category: [ Visual Studio ] tags: [ JSON ] [ Visual Studio ] [ Visual Studio 2013 ] [ XML ]
created: 29 Oct 2013 @ 18:48 modified: 02 Aug 2018 @ 19:34
Generally the longest and most frustrating part of using a 3rd party API is making all the C# classes that the data will plugin to after you make requests into those API’s.
In Visual Studio
2013 2012 (JSON Support added in 2012 Update 2) this experience has changed, you are now able to paste JSON and XML into Visual Studio and have it automatically generate the classes for you. In this article I will be using a sample data from http://www.json.org/example.html.
First up you need to open a new application, I created a new console application. I’m going to be using the sample JSON below
Now all that is required from this to create you classes is make sure the JSON is in your clipboard, place your cursor somewhere in a file, go to Edit > Paste Special > Paste JSON as classes.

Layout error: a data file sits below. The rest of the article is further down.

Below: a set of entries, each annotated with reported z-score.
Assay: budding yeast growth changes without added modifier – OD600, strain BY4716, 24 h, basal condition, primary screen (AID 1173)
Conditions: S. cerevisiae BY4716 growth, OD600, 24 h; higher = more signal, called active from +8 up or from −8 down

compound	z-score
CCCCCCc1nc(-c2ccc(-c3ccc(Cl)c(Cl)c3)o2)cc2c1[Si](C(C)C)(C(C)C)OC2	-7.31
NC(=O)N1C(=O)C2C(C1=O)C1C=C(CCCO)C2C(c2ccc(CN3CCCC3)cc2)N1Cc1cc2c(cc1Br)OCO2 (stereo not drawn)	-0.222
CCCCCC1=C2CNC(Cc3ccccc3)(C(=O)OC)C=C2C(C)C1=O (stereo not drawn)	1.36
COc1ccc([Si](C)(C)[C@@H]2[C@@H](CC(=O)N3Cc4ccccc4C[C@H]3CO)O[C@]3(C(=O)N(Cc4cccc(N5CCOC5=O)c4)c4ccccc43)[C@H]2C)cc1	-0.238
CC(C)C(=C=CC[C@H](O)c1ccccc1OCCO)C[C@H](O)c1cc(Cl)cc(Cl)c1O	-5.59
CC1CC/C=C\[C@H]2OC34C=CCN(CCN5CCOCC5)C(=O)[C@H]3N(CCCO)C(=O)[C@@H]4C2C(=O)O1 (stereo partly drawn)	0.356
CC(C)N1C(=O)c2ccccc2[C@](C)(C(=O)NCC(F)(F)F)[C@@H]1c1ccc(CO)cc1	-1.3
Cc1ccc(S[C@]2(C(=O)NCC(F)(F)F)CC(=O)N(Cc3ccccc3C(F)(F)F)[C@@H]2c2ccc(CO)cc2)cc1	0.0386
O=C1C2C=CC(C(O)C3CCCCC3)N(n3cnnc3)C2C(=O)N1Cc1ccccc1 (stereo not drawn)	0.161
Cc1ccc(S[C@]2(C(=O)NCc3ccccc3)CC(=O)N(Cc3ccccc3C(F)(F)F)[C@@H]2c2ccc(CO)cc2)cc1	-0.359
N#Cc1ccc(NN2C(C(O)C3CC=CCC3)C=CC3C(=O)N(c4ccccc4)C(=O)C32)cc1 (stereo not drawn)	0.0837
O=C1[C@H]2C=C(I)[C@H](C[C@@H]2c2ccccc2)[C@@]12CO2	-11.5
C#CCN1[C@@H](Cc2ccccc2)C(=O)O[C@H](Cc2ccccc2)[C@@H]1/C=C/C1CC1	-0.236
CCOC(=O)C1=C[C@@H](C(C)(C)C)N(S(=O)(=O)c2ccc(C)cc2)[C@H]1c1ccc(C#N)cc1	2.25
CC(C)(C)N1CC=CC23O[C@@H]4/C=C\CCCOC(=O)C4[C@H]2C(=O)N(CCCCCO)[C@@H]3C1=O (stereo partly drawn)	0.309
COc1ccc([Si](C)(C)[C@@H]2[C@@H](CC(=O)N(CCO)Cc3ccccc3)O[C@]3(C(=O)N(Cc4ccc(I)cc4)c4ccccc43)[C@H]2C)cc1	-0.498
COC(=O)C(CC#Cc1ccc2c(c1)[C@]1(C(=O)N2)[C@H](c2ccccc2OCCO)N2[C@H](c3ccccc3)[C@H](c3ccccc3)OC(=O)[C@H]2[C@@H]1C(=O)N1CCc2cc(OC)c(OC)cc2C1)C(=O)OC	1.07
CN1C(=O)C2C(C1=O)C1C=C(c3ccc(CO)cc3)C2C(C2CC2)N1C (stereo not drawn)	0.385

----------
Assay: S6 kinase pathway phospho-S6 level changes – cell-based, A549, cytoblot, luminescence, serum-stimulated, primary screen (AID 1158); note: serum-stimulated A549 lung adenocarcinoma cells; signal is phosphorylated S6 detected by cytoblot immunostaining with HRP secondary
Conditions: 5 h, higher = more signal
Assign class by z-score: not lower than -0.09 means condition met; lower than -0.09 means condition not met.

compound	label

With this Simple example the classes below are generated
This will also work for XML so taking the XML
and then going to Edit > Paste Special > Paste XML as classes will generate
Loading generated JSON objects
When you run this piece of code you will notice that the object has been populated with the JSON.
Hope this is useful and that many people already know about this great feature and that if you have been manually creating classes that you now have many free hours to do other things with.
Gordon Beeming works at Nologo Studios in the sunny city of Durban, South Africa. He is the Lead for the Data and Services Team and has a strong focus on Developer Efficiencies and R&D. When he's not hacking away at a keyboard in Visual Studio he'll generally be relaxing with his family or hitting the black top getting in some mileage. He is a Visual Studio ALM Ranger and Visual Studio ALM MVP.